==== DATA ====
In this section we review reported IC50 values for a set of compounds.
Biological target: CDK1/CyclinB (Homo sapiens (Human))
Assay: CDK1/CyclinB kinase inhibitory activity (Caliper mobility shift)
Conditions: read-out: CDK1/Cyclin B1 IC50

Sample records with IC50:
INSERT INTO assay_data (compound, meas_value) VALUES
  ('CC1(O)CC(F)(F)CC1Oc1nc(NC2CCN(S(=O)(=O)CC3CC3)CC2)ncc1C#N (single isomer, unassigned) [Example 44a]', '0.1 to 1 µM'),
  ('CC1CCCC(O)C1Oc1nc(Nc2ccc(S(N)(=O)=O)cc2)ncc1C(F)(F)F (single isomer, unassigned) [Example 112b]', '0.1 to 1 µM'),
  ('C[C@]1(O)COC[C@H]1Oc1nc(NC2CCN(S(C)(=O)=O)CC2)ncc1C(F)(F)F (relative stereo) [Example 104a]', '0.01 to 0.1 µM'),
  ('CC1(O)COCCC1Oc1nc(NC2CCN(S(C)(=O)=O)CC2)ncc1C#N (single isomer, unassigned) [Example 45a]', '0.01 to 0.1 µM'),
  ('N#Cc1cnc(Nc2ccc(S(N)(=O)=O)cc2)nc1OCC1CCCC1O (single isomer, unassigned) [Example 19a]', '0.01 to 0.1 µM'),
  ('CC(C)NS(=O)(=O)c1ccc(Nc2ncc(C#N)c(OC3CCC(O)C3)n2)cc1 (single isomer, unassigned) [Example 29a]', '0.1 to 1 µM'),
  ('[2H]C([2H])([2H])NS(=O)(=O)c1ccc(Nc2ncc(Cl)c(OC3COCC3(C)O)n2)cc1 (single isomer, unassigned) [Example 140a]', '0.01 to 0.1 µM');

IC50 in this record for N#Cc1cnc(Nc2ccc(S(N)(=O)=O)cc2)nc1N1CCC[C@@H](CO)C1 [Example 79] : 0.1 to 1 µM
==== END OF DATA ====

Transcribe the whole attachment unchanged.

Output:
In this section we review reported IC50 values for a set of compounds.
Biological target: CDK1/CyclinB (Homo sapiens (Human))
Assay: CDK1/CyclinB kinase inhibitory activity (Caliper mobility shift)
Conditions: read-out: CDK1/Cyclin B1 IC50

Sample records with IC50:
INSERT INTO assay_data (compound, meas_value) VALUES
  ('CC1(O)CC(F)(F)CC1Oc1nc(NC2CCN(S(=O)(=O)CC3CC3)CC2)ncc1C#N (single isomer, unassigned) [Example 44a]', '0.1 to 1 µM'),
  ('CC1CCCC(O)C1Oc1nc(Nc2ccc(S(N)(=O)=O)cc2)ncc1C(F)(F)F (single isomer, unassigned) [Example 112b]', '0.1 to 1 µM'),
  ('C[C@]1(O)COC[C@H]1Oc1nc(NC2CCN(S(C)(=O)=O)CC2)ncc1C(F)(F)F (relative stereo) [Example 104a]', '0.01 to 0.1 µM'),
  ('CC1(O)COCCC1Oc1nc(NC2CCN(S(C)(=O)=O)CC2)ncc1C#N (single isomer, unassigned) [Example 45a]', '0.01 to 0.1 µM'),
  ('N#Cc1cnc(Nc2ccc(S(N)(=O)=O)cc2)nc1OCC1CCCC1O (single isomer, unassigned) [Example 19a]', '0.01 to 0.1 µM'),
  ('CC(C)NS(=O)(=O)c1ccc(Nc2ncc(C#N)c(OC3CCC(O)C3)n2)cc1 (single isomer, unassigned) [Example 29a]', '0.1 to 1 µM'),
  ('[2H]C([2H])([2H])NS(=O)(=O)c1ccc(Nc2ncc(Cl)c(OC3COCC3(C)O)n2)cc1 (single isomer, unassigned) [Example 140a]', '0.01 to 0.1 µM');

IC50 in this record for N#Cc1cnc(Nc2ccc(S(N)(=O)=O)cc2)nc1N1CCC[C@@H](CO)C1 [Example 79] : 0.1 to 1 µM